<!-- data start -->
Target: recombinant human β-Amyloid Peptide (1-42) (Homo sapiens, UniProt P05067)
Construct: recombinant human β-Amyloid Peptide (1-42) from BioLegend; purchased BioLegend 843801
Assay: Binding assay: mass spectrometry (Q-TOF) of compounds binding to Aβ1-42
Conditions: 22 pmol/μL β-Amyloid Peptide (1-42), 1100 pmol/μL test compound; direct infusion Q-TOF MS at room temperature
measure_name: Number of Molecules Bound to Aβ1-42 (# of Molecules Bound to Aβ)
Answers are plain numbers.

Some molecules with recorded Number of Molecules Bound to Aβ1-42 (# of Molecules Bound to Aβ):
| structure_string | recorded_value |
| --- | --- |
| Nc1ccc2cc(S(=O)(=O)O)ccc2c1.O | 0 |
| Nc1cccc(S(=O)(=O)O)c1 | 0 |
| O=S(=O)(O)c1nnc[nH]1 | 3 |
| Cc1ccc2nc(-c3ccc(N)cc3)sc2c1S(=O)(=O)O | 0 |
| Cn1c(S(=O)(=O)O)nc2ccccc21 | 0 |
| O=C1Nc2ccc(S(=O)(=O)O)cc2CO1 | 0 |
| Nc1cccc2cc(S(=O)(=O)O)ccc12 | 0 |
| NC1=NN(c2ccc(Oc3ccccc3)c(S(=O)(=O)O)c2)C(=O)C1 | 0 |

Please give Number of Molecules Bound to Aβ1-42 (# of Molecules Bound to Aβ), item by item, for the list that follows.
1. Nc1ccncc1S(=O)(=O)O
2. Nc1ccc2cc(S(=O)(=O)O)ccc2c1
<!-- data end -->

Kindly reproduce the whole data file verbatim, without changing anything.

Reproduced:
Target: recombinant human β-Amyloid Peptide (1-42) (Homo sapiens, UniProt P05067)
Construct: recombinant human β-Amyloid Peptide (1-42) from BioLegend; purchased BioLegend 843801
Assay: Binding assay: mass spectrometry (Q-TOF) of compounds binding to Aβ1-42
Conditions: 22 pmol/μL β-Amyloid Peptide (1-42), 1100 pmol/μL test compound; direct infusion Q-TOF MS at room temperature
measure_name: Number of Molecules Bound to Aβ1-42 (# of Molecules Bound to Aβ)
Answers are plain numbers.

Some molecules with recorded Number of Molecules Bound to Aβ1-42 (# of Molecules Bound to Aβ):
| structure_string | recorded_value |
| --- | --- |
| Nc1ccc2cc(S(=O)(=O)O)ccc2c1.O | 0 |
| Nc1cccc(S(=O)(=O)O)c1 | 0 |
| O=S(=O)(O)c1nnc[nH]1 | 3 |
| Cc1ccc2nc(-c3ccc(N)cc3)sc2c1S(=O)(=O)O | 0 |
| Cn1c(S(=O)(=O)O)nc2ccccc21 | 0 |
| O=C1Nc2ccc(S(=O)(=O)O)cc2CO1 | 0 |
| Nc1cccc2cc(S(=O)(=O)O)ccc12 | 0 |
| NC1=NN(c2ccc(Oc3ccccc3)c(S(=O)(=O)O)c2)C(=O)C1 | 0 |

Please give Number of Molecules Bound to Aβ1-42 (# of Molecules Bound to Aβ), item by item, for the list that follows.
1. Nc1ccncc1S(=O)(=O)O
2. Nc1ccc2cc(S(=O)(=O)O)ccc2c1